2014 Ford Fusion: We test its Stand-Out MyFord Touch vs Camry, Sonata, Accord & Mazda6
When the Ford SYNC multimedia first debuted over six years ago, it was a huge step forward for in-car tech in general, even if it did have its bugs. We weren’t too keen on using it either, but Ford has improved on it over the years. SYNC is now part of an all-encompassing system called MyFord Touch, and we’re going to see if it’s still at the forefront of in-car infotainment, as we pitch the all-new 2014 Ford Fusion against rivals such as the Toyota Camry, the Hyundai Sonata, the Honda Accord and the Mazda 6.
The MyFord Touch system boasts a large 8-inch LCD touchscreen that sits in the middle of the dashboard. Two smaller 4.2-inch LCD screens flank the central speedometer in the gauge cluster, controlled by a pair of five-way button-pads on either side of the steering wheel. All three screens are bright and colourful, with sharp fonts and clean graphics.
Numerous other dashboard and additional steering-wheel buttons also control various aspects of the system. And within the central armrest are two USB ports, an SD card slot, an AUX port, and a set of composite audio/video jacks.
To put it in perspective, let’s take a look at rival offerings. The Toyota Camry has a factory-fitted 6.1-inch or 7-inch touchscreen, depending on model, with basic graphics and very little colour, even though it’s a capable decent-resolution display, and we like the shortcut buttons along the sides. The top-spec Hyundai Sonata’s system is a mish-mash of ideas from other manufacturers, using a simplistic colour palette similar to Toyota and control-buttons below it similar to Nissan. The Honda Accord has a unique two-screen system, where an 8-inch touchscreen on top is controlled by a smaller touchscreen below as well as a rotary-dial controller below that, all a very good idea, but can be a bit confusing in actual use, as you wonder which screen holds which controls, made even more annoying by slow response times. And the Mazda 6 has a small 5.8-inch touchscreen, with small fonts, basic colours and sluggish response.
All the cars have Bluetooth phone and streaming audio functionality to go with their CD/MP3 stereos. However, only the Fusion can display album covers from your iPod on the car’s screen, aside from a whole barrage of other things that Ford’s SYNC can do via voice commands that the other cars can’t do.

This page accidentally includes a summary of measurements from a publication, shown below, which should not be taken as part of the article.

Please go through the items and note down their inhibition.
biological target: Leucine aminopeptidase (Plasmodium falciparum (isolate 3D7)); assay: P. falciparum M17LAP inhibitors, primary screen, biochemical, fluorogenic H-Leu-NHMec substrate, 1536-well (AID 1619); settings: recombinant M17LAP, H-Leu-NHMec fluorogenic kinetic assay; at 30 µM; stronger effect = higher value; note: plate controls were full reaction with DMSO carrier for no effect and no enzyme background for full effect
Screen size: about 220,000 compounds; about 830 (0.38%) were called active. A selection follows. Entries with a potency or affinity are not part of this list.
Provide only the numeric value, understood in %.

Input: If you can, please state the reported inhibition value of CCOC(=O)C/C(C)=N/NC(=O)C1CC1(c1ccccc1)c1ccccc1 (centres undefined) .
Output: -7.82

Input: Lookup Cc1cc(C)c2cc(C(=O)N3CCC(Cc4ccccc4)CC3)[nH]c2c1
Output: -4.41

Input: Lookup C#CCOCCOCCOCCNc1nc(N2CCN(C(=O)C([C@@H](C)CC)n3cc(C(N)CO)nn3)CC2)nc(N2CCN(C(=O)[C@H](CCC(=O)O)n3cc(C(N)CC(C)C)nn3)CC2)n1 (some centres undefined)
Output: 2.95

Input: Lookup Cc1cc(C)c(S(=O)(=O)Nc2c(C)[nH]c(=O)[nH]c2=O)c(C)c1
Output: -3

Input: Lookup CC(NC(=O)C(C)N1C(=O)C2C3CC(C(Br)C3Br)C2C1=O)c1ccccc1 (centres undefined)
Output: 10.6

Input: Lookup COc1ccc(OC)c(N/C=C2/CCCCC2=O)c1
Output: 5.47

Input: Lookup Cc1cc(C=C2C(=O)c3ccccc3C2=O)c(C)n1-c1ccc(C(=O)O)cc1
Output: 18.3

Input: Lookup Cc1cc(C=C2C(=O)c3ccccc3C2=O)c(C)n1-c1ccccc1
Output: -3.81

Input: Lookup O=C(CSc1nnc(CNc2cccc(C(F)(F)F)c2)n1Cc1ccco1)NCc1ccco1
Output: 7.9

Ford has listened to criticism regarding previous iterations of SYNC and has upgraded the system significantly. It’s most obvious in the user interface, which now features larger fonts, clearer icons and streamlined menus. Getting around the MyFord Touch interface is now more intuitive, once you figure out that the main screen is divided into four colour-coded quadrants, offering quick access to basic entertainment and climate-control features without having to switch screens. And you can customise the main screen any way you like, with different wallpapers even.
The full-colour dual screens in the gauge cluster are customisable as well. Using the steering buttons, you can swap out the digital tachometer on the left LCD for a variety of other gauges, such as trip computer functions, aside from other settings. On the right LCD, you can switch through settings for the audio, climate control and several other functions, all without the hands leaving the wheel. Even more expensive cars don’t have this level of fingertip control. And to top it all, the language can be changed to Arabic as well, although this is only available for the gauge-cluster screens.
There is a very basic navigation system installed in the Fusion, unrelated to the SYNC system although it uses the same central touchscreen.
Of course, SYNC’s most hyped feature has always been its voice controls. Early versions never worked right, but we were surprised how well it understood our accents this time around, much better than the rudimentary voice-command features offered by the above-mentioned rivals. You can control the selection of music tracks, artists, albums and even genres on a USB player, a radio station, the volume level, phone-dialling commands, contact names and even the a/c temperature via voice commands. A list of commands appears on the screen, but once you get to know the common commands, you won’t need to read them off the screen any more. Anyway, when you don’t know what command to use while driving, you just say “what can I say?” and the system will read to you the commands that are available for a particular function.
Also, depending on your phone’s capabilities, SYNC can read SMS text messages out loud, and you can reply with generic messages using voice recognition, such as “I’m driving” or “I’ll call you later” among others.
The Ford Fusion truly has one of the most advanced in-car infotainment systems around, better than what is offered in most luxury cars. Features such as three customisable screens and extensive voice control in an affordable midsize sedan make the Ford Fusion a stand-out in its segment.
I dont see it selling like old model….It was launched back in March, till now, I have seen only 1 vehicle on road, that too only once….
Is it due to high price ford has set for fusion or people are not liking it??